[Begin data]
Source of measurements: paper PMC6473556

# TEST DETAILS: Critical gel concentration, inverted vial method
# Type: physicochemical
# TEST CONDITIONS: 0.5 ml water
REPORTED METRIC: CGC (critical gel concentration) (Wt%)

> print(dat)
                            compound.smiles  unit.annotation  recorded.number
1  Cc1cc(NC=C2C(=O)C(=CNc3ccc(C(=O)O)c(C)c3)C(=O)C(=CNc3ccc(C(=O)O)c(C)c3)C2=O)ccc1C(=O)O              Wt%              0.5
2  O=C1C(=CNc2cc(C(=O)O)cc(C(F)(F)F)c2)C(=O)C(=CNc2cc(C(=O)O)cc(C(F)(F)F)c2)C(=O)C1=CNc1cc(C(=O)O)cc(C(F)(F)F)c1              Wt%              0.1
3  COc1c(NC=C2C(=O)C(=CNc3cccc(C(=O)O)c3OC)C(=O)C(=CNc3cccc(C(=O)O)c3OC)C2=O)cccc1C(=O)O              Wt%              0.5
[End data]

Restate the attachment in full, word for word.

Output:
Source of measurements: paper PMC6473556

# TEST DETAILS: Critical gel concentration, inverted vial method
# Type: physicochemical
# TEST CONDITIONS: 0.5 ml water
REPORTED METRIC: CGC (critical gel concentration) (Wt%)

> print(dat)
                            compound.smiles  unit.annotation  recorded.number
1  Cc1cc(NC=C2C(=O)C(=CNc3ccc(C(=O)O)c(C)c3)C(=O)C(=CNc3ccc(C(=O)O)c(C)c3)C2=O)ccc1C(=O)O              Wt%              0.5
2  O=C1C(=CNc2cc(C(=O)O)cc(C(F)(F)F)c2)C(=O)C(=CNc2cc(C(=O)O)cc(C(F)(F)F)c2)C(=O)C1=CNc1cc(C(=O)O)cc(C(F)(F)F)c1              Wt%              0.1
3  COc1c(NC=C2C(=O)C(=CNc3cccc(C(=O)O)c3OC)C(=O)C(=CNc3cccc(C(=O)O)c3OC)C2=O)cccc1C(=O)O              Wt%              0.5